Switchable CAR T-Cell System Shows Promise in Pancreatic Cancer Treatment

A novel cell-based immunotherapy using a switch control approach eradicated pancreatic cancer cells in mice, including cancer cells that had already spread to the liver and lungs, according to a new study.
 
Pancreatic cancer is an aggressive disease with one of the lowest survival rates of all cancers, indicating a critical unmet medical need for more effective therapies. The American Cancer Society estimates that 55,440 individuals will be diagnosed with pancreatic cancer in the United States in 2018 and 44,330 will die from the disease.
 
Immunotherapy with chimeric antigen receptor (CAR) T-cells have represented a novel strategy for targeting and destroying cancer cells; however, its efficacy treating solid tumors is inhibited by toxic adverse effects.
 
The study, published in Gut, used pancreatic cancer cells from patients with late-stage disease and transplanted them into mice. The researchers used a CAR T-cell therapy approach, taking patients’ immune cells and modifying them into CAR T-cells to specifically identify and eliminate the cancer cells. However, the researchers used a novel technology that allowed them to completely control the activity of the CAR T-cells.
 
The technology, called a switchable CAR T system, allows the treatment to be turned on and off, or have its activity changed to a desired level, which can minimize adverse effects and improve safety, according to the researchers.  
 
“Our work suggests that our new ‘switchable’ CAR T-cells could be administered to human patients with pancreatic cancer, and we could control their activity at a level that kills the tumor without toxic side effects to normal tissues,” lead author Dr Deepak Raj, from Queen Mary’s Barts Cancer Institute, said in a press release.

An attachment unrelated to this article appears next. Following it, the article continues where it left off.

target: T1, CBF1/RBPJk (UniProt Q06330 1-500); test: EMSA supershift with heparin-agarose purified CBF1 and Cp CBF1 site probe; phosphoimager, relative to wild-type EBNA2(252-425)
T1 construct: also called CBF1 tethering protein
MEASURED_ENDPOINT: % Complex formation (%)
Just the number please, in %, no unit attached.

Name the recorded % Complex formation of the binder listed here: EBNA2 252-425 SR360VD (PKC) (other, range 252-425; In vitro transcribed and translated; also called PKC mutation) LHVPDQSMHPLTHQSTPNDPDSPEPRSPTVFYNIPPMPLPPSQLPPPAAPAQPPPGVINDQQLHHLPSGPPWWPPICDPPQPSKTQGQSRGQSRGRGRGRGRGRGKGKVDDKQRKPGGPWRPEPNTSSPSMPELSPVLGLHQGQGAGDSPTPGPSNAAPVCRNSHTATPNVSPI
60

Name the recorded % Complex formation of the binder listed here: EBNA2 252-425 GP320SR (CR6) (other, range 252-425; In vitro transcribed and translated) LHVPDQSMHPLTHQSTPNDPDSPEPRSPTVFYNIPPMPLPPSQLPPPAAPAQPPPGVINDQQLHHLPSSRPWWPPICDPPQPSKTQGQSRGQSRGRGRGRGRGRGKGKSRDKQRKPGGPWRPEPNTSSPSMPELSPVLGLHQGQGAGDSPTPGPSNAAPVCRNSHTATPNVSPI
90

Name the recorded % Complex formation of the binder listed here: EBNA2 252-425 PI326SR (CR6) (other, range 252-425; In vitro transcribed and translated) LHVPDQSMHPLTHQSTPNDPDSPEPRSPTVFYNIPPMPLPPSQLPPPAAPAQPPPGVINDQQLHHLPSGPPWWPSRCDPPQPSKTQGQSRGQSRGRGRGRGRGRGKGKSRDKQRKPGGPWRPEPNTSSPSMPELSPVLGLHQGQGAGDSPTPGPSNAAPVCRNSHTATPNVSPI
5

According to the study, switchable CAR T-cells followed by administration of the switch directed against human epidermal growth factor receptor 2 (HER2) induced complete remission in difficult-to-treat, patient-derived advanced pancreatic tumor models. Additionally, the switchable CAR T-cells were found to be as effective as conventional HER2 CAR T-cells.
 
The results indicate that a switchable CAR T system maintains the efficacy of treating metastatic pancreatic cancer while allowing for improved safety and reducing the risk of toxicity, the researchers concluded. 
 
References
 
Raj D, Yang M, Rodgers D, et al. Switchable CAR-T cells mediate remission in metastatic pancreatic ductal adenocarcinoma. Gut. 2018. http://dx.doi.org/10.1136/gutjnl-2018-316595
 
New immunotherapy offers potential cure for advanced pancreatic cancer [news release]. https://www.qmul.ac.uk/media/news/2018/smd/new-immunotherapy-offers-potential-cure-for-advanced-pancreatic-cancer.html. Accessed October 15, 2018.
 


Stay up to date on the latest news in specialty pharmacy by getting Specialty Pharmacy Times in your mailbox or inbox for free!

Click here to sign up for free for the bi-monthly Specialty Pharmacy Times print journal delivered to your address.

Click here to sign up for our email newsletters delivered every Monday, Wednesday, and Friday, in addition to breaking news alerts.

Click here to follow us on Facebook. 

Click here to follow us on Twitter. 

Click here to join our LinkedIn group. 


Most Popular

Related Articles

The FDA has expanded the approved use of Seattle Genetics’ Adcetris (brentuximab vedotin) injection in combination with chemotherapy for adult patients with certain types of peripheral T-cell lymphoma.
With oncology agents now flooding the specialty drug pipeline, it is important to keep up with the latest developments and look ahead at innovative therapies on the horizon.
Study evaluates the association between body mass index in late adolescence and the incidence of pancreatic cancer in adulthood.
Company Profile >
Contributors >
Industry Guide >
Market News >
Peer Exchange >
Conferences >
Subscribe >
Specialty Times Resources
About Us
Advertise
Careers
Contact Us
Terms & Conditions
Privacy
MJH Associates >
Pharmacy Times
OTCGuide
American Journal of Managed Care
Cure
MD Magazine
ONCLive
Targeted Oncology
Physicians' Education Resource
Pharmacy & Healthcare Communications, LLC
2 Clarke Drive
Suite 100
Cranbury, NJ 08512
P: 609-716-7777
F: 609-716-4747

Copyright Specialty Pharmacy Times 2006-2018
Pharmacy & Healthcare Communications, LLC. All Rights Reserved.
 

$vacMongoViewPlus$